Demonstrate Your Leadership Skills
In a stressful business climate, companies don’t always take the time or make the space for an employee to take on new responsibilities. That’s why Zervanos recommends consciously seeking out opportunities to demonstrate leadership potential to pave the way for formal advancement.
It’s important to remember, however, that as industries rapidly evolve, the concept of “leadership” does too. As specialty skills become increasingly commonplace, companies are looking for people who can communicate between and manage employees who need to work together, but come from entirely different spheres. As issues like diversity and inclusion continue to gain steam within the business community, this also becomes critical for the culture of the workplace. The complexity and subtlety of these challenges make real-world experience critical—something Zervanos seeks to address at St. Joe’s.
“We give you real time practice working in teams to teach you about managing different people and situations, and navigating ethical questions in the workplace,” she says. “That isn’t something you can learn from a textbook alone.”
Look for a Program That Fits You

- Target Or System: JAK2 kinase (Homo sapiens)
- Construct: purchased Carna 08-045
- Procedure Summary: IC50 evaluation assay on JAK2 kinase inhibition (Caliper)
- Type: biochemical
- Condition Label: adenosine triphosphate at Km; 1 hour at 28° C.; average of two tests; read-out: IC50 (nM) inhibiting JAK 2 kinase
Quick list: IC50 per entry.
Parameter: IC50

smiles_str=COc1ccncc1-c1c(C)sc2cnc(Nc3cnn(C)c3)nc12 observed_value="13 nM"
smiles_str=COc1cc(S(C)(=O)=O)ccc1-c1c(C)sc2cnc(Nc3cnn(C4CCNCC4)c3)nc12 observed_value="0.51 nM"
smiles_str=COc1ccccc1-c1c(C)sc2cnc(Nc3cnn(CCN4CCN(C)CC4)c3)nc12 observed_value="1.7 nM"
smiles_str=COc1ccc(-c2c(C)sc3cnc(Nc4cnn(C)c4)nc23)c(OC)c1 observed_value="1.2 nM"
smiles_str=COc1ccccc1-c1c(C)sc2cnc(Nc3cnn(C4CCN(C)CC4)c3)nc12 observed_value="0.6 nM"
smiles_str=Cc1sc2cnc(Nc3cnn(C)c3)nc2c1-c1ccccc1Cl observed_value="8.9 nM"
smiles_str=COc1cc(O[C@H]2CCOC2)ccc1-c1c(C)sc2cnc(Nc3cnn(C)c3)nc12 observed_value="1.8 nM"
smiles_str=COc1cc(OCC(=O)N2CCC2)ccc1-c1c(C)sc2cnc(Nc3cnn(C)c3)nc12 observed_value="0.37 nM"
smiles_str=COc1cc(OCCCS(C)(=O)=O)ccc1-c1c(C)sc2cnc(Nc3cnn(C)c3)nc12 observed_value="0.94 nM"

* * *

During an uncertain time, it can be difficult to take on a full-time degree without the promise of immediate gains. And in a modern business culture where companies often expect more from their employees for less, committing to a multi-year program might not be doable.
That’s why Zervanos and a team of faculty in Saint Joseph’s Haub School of Business developed their MBA program to be as efficient as possible. Many of the traditional foundation courses have been waived or replaced with free, online options, and the number of credits were reduced, so that the degree can be completed in an efficient and flexible timespan.
Most importantly, the degree is structured so that you earn certificates along the way. You can take each certificate on an individual basis, or apply those credits to your degree. This allows you to achieve immediate progress in your career, but proceed at the pace you need. If you need to shift your focus as your career evolves (say you’d like to pick up a finance focus when you were studying management) your previous courses will go toward an interdisciplinary degree.
Encourage Your Company to Support Your Growth
Perhaps the most significant consideration for workers thinking about taking this step is the cost of an MBA. But if you demonstrate to your company that pursuing your education will reap cost-effective, financial rewards for them, they may offer partial or full tuition support.
That’s another concern that Zervanos and faculty attempted to address through redesigning the MBA program structure.
“By reducing the number of courses, while rewarding students with certificates, we’ve created a program that demonstrates a clear benefit to companies,” Zervanos says.
Learn more about Saint Joseph’s University’s new MBA program.This is a paid partnership between Saint Joseph's University and Philadelphia Magazine's City/Studio